Eephus – The Arc of Triumph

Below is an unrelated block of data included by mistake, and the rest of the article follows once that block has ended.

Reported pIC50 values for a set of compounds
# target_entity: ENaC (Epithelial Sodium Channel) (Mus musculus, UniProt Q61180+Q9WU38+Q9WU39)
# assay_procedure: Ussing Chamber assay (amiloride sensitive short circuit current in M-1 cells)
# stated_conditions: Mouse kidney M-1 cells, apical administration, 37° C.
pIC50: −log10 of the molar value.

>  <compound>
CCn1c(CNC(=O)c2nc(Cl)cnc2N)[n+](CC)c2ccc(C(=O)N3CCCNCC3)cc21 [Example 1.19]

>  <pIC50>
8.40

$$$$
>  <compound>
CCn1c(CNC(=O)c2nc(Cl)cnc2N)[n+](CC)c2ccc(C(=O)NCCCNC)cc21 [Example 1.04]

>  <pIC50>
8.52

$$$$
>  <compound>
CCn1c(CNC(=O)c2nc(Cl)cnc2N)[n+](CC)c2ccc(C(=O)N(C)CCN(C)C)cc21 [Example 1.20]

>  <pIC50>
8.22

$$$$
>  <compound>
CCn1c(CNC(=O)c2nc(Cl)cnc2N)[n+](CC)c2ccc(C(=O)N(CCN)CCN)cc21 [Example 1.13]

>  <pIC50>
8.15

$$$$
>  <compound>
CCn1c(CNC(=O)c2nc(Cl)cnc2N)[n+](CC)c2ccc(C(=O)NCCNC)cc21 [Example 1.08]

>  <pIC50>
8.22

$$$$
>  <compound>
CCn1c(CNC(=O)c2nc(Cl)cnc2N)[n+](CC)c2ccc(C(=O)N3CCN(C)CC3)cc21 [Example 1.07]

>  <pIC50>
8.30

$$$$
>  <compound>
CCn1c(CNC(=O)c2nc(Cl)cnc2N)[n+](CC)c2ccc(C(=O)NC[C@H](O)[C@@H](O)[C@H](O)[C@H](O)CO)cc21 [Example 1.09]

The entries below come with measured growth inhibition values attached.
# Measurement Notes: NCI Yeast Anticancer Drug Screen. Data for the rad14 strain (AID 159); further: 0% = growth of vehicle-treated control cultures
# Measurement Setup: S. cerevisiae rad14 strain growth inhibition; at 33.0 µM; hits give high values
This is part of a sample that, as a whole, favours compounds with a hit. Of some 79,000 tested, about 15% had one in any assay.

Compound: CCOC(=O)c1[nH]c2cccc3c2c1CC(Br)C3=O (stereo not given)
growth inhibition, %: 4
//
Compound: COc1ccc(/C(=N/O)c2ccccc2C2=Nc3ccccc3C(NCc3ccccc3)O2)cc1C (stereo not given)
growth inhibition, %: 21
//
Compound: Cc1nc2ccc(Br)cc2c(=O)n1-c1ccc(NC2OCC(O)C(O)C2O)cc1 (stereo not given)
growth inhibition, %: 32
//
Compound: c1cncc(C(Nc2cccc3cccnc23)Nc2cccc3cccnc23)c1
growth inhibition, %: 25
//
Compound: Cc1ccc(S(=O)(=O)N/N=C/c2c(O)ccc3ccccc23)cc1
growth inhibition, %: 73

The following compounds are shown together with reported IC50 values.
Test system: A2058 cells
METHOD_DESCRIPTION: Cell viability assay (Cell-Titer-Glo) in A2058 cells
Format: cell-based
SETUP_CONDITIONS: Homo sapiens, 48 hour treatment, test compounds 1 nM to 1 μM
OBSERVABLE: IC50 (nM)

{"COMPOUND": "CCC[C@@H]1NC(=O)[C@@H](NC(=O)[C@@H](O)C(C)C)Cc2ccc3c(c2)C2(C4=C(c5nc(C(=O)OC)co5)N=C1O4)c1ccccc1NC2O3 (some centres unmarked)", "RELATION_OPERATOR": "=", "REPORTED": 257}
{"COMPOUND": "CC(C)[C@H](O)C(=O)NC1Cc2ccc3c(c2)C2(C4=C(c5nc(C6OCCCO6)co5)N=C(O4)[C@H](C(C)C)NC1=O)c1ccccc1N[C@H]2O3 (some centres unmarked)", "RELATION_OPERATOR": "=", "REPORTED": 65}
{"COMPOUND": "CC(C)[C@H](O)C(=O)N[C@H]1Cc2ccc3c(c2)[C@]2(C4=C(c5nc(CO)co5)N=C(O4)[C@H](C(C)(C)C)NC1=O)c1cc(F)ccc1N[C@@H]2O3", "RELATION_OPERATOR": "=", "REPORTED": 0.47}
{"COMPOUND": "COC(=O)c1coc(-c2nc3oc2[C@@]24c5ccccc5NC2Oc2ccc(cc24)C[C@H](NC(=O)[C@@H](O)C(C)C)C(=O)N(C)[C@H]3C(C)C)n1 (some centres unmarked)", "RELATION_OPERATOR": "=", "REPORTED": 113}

If the pitcher Rip Sewell is remembered at all these days, it's for two things - a noted 1934 fistfight with Hank Greenberg, and the 1940s invention of the bloop pitch, which has appeared since from time to time in various guises, under various names. Sewell was a right-handed pitcher whose career took place almost entirely in the National League from 1932 to 1949.  He was a Southern country boy born May 11, 1907 in Decatur, Alabama and like the bloop pitch he invented, his career had an unusual and slow trajectory. His major-league debut came with the Detroit Tigers in 1932 when he was already 25, fairly late. He only pitched about 10 innings in relief that year and, if his bloated 12.66 ERA wasn't enough to earn him a ticket back to the minors, then Jimmie "The Beast" Foxx sealed the deal by belting one off Sewell that nearly left the actual ballpark. Sewell was sent down to the  AAA Toronto Maple Leafs of the International League and bounced around that league for years, making it back to the majors with the Pirates in 1938, when he was 31. Again he didn't pitch much that year - 38 innings of relief, with only slightly better results (0-1, 4.23 ERA). For a ballplayer trying to establish a toehold in the majors, Pittsburgh was a good place to be back in those days: the Pirates were pretty awful then and just desperate for pitching. From 1939 on, Sewell got himself together, became a starting pitcher and began to win some games - he was 10-9 in 1939, then 16-5 in 1940. more [...]